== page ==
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Home Value Forecast

Home Value Forecast: Will Increases in Mortgage Interest Rates Impact Home Prices?

Earlier this month, the Federal Reserve increased the nation’s interest rate by 0.25 percentage points — only the third rate increase since the housing crisis. Rates are forecasted to go up over the next five years from today’s 4% to 5.25%, still historically low when compared to highs in the teens during the late 1980s.

During this time of historic low interest rates, Home Value Forecast has been reporting about home prices hitting all-time highs in communities such as San Francisco, CA, Nashville, TN, and Raleigh, NC. The question now becomes — what happens if rates go up more than expected? Could we see a slowdown, or a reduction in home prices if it costs more to borrow money? The simple answer is, yes.

Above is the Collateral Analytics Home Price Forecast for the three metros mentioned earlier. As you can see, sale price appreciation is forecasted to taper off in all three as interest rates increase, with San Francisco already anticipated to experience a slight dip due to the two rate increases from the Fed over the last several months.

What If Rates Rise Even Further Than Forecasted?

One major hypothetical question looming over the market is: What will happen if interest rates increased 10% or 25% more than forecasted?

Below are the Collateral Analytics home price forecast scenarios keeping household income and employment forecasts the same for San Francisco with a 10% or 25% increase in forecasted mortgage interest rates:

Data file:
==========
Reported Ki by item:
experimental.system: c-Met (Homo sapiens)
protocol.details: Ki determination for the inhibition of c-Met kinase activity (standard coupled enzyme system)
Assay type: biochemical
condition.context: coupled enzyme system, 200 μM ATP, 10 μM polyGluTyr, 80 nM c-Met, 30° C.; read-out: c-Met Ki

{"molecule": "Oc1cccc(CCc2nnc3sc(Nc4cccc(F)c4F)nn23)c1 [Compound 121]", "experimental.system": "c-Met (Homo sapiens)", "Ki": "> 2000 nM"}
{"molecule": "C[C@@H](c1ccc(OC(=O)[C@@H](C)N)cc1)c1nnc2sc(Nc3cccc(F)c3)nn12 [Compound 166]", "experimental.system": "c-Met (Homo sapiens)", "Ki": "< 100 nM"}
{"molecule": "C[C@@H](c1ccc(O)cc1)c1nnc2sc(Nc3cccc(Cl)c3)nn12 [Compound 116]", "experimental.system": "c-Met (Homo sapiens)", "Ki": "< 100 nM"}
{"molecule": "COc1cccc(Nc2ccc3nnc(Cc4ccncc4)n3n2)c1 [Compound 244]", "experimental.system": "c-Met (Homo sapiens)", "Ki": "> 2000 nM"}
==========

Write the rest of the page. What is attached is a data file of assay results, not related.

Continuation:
The same can be seen for Nashville:

And Raleigh:

As can be seen in the graphs above, the models predict that each metro would experience some sort of home price reduction if rates rise more than anticipated. San Francisco, because of its already high cost of housing and lower affordability, would feel more of an impact from a rate hike than the other two metros, with prices dropping over 10% versus less than half that (3-4%) for Nashville and Raleigh.

The Role of Affordability

Affordability is calculated by looking at the median income for a particular area as a ratio to the mortgage payment needed to purchase a median priced home. An index score above 100 signifies that a household earning the median income has more than enough income to afford the mortgage. Lower scores suggest more income is needed to cover mortgage expenses.

The Collateral Analytics Affordability Index used by Home Value Forecast also looks at loan-to-value norms for a particular area to adjust for more affluent buyers usually putting more money down.

San Francisco’s affordability is at 59. Comparatively, both Nashville and Raleigh have affordability scores in the 170s. With an affordability score indicating that residents there put more money toward housing than most, it is clear that the San Francisco market is more sensitive to interest rate changes — and could see the biggest impacts from an aggressive hike in rates.

In the next few months, we might hear the word “bubble” in the news when describing the San Francisco housing market. At Home Value Forecast, we believe that today’s tighter lending practices will help protect us from experiencing anything like the crash from 10 years ago. Today’s hot markets like San Francisco are being driven by supply-demand market fundamentals, and any “dip” in pricing is just a reflection of those fundamentals at work.